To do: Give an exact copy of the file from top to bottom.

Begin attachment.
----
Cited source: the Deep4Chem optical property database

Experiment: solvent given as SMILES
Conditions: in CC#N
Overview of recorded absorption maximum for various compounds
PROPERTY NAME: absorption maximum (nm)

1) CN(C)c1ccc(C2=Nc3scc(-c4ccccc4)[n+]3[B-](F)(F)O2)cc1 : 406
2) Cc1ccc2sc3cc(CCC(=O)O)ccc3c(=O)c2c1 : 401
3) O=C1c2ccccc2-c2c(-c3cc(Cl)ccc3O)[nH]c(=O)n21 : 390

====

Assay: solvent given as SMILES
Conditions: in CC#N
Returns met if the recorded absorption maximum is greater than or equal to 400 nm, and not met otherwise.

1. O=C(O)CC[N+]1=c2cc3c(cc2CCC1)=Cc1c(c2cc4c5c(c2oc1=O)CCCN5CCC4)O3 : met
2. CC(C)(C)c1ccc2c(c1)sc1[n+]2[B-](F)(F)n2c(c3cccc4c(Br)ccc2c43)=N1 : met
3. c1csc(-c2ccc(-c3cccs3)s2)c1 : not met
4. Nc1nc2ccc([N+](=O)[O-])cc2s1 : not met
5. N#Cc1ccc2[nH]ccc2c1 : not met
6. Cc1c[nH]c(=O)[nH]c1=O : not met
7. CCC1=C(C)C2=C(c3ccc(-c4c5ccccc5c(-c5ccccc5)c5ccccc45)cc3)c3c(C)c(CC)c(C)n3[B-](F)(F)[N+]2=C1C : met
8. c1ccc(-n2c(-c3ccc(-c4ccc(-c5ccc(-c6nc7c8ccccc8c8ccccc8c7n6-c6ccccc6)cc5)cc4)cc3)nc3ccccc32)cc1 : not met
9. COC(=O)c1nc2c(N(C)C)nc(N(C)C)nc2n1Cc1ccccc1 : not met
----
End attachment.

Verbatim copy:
Cited source: the Deep4Chem optical property database

Experiment: solvent given as SMILES
Conditions: in CC#N
Overview of recorded absorption maximum for various compounds
PROPERTY NAME: absorption maximum (nm)

1) CN(C)c1ccc(C2=Nc3scc(-c4ccccc4)[n+]3[B-](F)(F)O2)cc1 : 406
2) Cc1ccc2sc3cc(CCC(=O)O)ccc3c(=O)c2c1 : 401
3) O=C1c2ccccc2-c2c(-c3cc(Cl)ccc3O)[nH]c(=O)n21 : 390

====

Assay: solvent given as SMILES
Conditions: in CC#N
Returns met if the recorded absorption maximum is greater than or equal to 400 nm, and not met otherwise.

1. O=C(O)CC[N+]1=c2cc3c(cc2CCC1)=Cc1c(c2cc4c5c(c2oc1=O)CCCN5CCC4)O3 : met
2. CC(C)(C)c1ccc2c(c1)sc1[n+]2[B-](F)(F)n2c(c3cccc4c(Br)ccc2c43)=N1 : met
3. c1csc(-c2ccc(-c3cccs3)s2)c1 : not met
4. Nc1nc2ccc([N+](=O)[O-])cc2s1 : not met
5. N#Cc1ccc2[nH]ccc2c1 : not met
6. Cc1c[nH]c(=O)[nH]c1=O : not met
7. CCC1=C(C)C2=C(c3ccc(-c4c5ccccc5c(-c5ccccc5)c5ccccc45)cc3)c3c(C)c(CC)c(C)n3[B-](F)(F)[N+]2=C1C : met
8. c1ccc(-n2c(-c3ccc(-c4ccc(-c5ccc(-c6nc7c8ccccc8c8ccccc8c7n6-c6ccccc6)cc5)cc4)cc3)nc3ccccc32)cc1 : not met
9. COC(=O)c1nc2c(N(C)C)nc(N(C)C)nc2n1Cc1ccccc1 : not met